The Nest

Switzerland’s School System

Hailey Krasnikov, Staff Writer

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Homework, testing, stress- this is what goes through most students’ minds when they hear the word school. However this may not be the case in a part of the world, this unique place is known as Switzerland.

Switzerland’s school system is very distinct from most school systems in the world, and ranks as one of the top systems in the world. Most of their schooling lasts from nine to eleven years, although the length of each separate school (primary, secondary, and university) is decided by the individual. This is often impacted by opportunities like apprenticeships. The authority of this school system lies in the cantons, members of the state of the Swiss Confederation.

In Switzerland the school week is impacted by the cantons but most work in similar ways anywhere you go. Most students go to school from eight-thirty to eleven-thirty, followed by a two-hour lunch break, in which the students have the option to stay in school or go home. Then, the students return to school at one-thirty, and leave at four o’clock. Some primary schools have a half day or a full day off in the week, excluding the weekend. Schools also have breaks, or “holidays”, as they call it, which add up to about 12 weeks a year, not including their other days off.

Based on these circumstances and Switzerland’s schools’ better rankings, it is a mystery to why most, if not all, schools in the United States have longer days of learning and fewer days off.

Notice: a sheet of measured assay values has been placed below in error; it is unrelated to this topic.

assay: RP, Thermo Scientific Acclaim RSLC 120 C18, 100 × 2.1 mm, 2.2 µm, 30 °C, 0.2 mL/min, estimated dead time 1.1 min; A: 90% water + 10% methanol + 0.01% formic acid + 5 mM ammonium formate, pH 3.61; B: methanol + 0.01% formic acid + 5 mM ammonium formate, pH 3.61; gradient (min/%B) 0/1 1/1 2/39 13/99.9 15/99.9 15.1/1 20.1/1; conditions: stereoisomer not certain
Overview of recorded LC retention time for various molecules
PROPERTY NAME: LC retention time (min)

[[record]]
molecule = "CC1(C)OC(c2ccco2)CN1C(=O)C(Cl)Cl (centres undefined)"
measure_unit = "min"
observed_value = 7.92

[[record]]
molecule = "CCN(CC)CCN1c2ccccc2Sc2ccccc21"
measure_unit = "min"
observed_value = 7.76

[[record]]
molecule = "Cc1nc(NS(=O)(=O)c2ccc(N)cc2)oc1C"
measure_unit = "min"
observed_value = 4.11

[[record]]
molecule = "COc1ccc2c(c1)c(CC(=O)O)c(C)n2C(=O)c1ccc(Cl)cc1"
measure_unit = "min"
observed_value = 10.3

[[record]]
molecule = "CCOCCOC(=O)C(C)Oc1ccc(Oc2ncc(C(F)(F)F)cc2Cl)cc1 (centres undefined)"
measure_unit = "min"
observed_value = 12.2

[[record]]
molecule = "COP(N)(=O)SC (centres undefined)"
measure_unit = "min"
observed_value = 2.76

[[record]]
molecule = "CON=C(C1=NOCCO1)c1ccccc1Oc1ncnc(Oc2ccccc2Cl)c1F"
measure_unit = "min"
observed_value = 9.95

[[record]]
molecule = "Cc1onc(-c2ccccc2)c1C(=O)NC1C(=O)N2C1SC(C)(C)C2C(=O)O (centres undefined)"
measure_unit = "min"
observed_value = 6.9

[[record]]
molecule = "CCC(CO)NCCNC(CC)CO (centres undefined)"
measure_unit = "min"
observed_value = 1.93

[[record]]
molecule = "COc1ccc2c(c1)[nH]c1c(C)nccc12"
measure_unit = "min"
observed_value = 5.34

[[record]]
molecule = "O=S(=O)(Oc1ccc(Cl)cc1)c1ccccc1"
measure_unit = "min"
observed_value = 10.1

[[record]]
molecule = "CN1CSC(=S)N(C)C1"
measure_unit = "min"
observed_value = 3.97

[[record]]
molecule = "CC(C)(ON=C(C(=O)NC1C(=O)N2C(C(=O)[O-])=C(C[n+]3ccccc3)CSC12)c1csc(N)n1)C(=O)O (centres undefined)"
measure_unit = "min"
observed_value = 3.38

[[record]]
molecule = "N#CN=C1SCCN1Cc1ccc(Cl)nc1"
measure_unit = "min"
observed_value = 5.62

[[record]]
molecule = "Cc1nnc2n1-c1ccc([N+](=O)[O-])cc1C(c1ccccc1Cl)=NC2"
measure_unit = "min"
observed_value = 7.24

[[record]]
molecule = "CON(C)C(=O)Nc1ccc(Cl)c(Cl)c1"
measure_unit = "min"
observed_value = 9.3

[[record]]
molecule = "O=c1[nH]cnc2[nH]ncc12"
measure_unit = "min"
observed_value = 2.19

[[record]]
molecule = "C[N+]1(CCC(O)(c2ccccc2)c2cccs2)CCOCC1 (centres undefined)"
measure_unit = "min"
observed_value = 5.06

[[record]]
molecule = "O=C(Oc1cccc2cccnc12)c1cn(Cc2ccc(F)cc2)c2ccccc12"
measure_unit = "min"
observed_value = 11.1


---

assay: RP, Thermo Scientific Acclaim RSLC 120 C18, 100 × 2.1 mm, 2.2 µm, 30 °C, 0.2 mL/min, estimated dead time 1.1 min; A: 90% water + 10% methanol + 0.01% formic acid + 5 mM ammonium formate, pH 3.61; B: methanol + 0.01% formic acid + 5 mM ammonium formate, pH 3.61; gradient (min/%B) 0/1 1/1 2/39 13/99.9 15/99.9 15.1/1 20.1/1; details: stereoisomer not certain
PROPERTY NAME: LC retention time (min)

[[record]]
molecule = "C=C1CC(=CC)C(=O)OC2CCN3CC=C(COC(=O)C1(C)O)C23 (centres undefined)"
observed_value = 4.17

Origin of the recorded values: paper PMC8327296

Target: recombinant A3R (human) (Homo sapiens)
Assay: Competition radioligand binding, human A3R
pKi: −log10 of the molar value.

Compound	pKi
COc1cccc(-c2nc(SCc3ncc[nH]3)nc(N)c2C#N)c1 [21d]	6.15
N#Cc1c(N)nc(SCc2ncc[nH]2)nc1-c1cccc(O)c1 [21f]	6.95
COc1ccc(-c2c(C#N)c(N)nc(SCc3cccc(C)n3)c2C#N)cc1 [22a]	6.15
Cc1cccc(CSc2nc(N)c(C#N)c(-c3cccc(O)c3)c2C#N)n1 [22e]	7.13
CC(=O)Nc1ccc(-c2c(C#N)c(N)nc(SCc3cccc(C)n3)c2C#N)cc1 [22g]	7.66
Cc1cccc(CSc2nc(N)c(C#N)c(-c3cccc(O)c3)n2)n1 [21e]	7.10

In addition to these discoveries, students in Switzerland may enjoy their schooling more, because at about eleven years old they enter secondary school. You may ask why would they be happy about that? Well, this is where students can start deciding how they want to go forth in life.

There are two main types of secondary schools: the first is mapped out to help children get into a university, while the second is focused on trade jobs. The first type of secondary school is heavier in academics, while the second would be useful to help the students get apprenticeships. This would possibly make students’ school days more joyful, seeing that  they are learning something that would assist them past secondary school. Also in the college-oriented secondary school, students can make subject choices that intrigue their interests, which may be another reason why Swiss test scores are relatively high.

Students being able to pick subject areas and schools in life paths that interest them will benefit them in the long-run, as well. This will most likely stop students from not having jobs after their schooling is done, while in the United States only one main type of schooling is offered. While this school type offers trade job-based electives, the US school type is mostly academic-based. This lessens the students’ enjoyment and benefit of learning, based on what life path they decide on.

So, Swiss schools seem to be more of an opportunity to learn and better student lives in an enjoyable fashion, rather than the stress and horribleness many students in the United States experience.

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